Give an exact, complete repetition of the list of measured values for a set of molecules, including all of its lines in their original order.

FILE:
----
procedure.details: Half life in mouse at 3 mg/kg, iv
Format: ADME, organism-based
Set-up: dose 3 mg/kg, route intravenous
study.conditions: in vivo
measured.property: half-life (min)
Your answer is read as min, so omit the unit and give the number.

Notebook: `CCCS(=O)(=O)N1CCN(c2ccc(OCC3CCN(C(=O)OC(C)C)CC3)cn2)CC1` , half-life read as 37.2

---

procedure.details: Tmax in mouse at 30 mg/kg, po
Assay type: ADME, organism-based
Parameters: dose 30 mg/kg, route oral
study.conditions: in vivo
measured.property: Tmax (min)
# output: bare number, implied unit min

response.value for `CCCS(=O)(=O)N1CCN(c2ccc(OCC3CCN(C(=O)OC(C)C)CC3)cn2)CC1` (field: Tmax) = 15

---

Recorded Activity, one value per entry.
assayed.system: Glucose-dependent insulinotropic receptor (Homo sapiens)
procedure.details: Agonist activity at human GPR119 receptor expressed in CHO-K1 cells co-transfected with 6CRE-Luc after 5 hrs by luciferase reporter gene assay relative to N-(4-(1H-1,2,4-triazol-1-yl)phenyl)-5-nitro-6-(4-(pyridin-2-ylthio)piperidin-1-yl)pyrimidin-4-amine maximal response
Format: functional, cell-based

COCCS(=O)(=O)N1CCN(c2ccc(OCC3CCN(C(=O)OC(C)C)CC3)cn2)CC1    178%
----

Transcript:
procedure.details: Half life in mouse at 3 mg/kg, iv
Format: ADME, organism-based
Set-up: dose 3 mg/kg, route intravenous
study.conditions: in vivo
measured.property: half-life (min)
Your answer is read as min, so omit the unit and give the number.

Notebook: `CCCS(=O)(=O)N1CCN(c2ccc(OCC3CCN(C(=O)OC(C)C)CC3)cn2)CC1` , half-life read as 37.2

---

procedure.details: Tmax in mouse at 30 mg/kg, po
Assay type: ADME, organism-based
Parameters: dose 30 mg/kg, route oral
study.conditions: in vivo
measured.property: Tmax (min)
# output: bare number, implied unit min

response.value for `CCCS(=O)(=O)N1CCN(c2ccc(OCC3CCN(C(=O)OC(C)C)CC3)cn2)CC1` (field: Tmax) = 15

---

Recorded Activity, one value per entry.
assayed.system: Glucose-dependent insulinotropic receptor (Homo sapiens)
procedure.details: Agonist activity at human GPR119 receptor expressed in CHO-K1 cells co-transfected with 6CRE-Luc after 5 hrs by luciferase reporter gene assay relative to N-(4-(1H-1,2,4-triazol-1-yl)phenyl)-5-nitro-6-(4-(pyridin-2-ylthio)piperidin-1-yl)pyrimidin-4-amine maximal response
Format: functional, cell-based

COCCS(=O)(=O)N1CCN(c2ccc(OCC3CCN(C(=O)OC(C)C)CC3)cn2)CC1    178%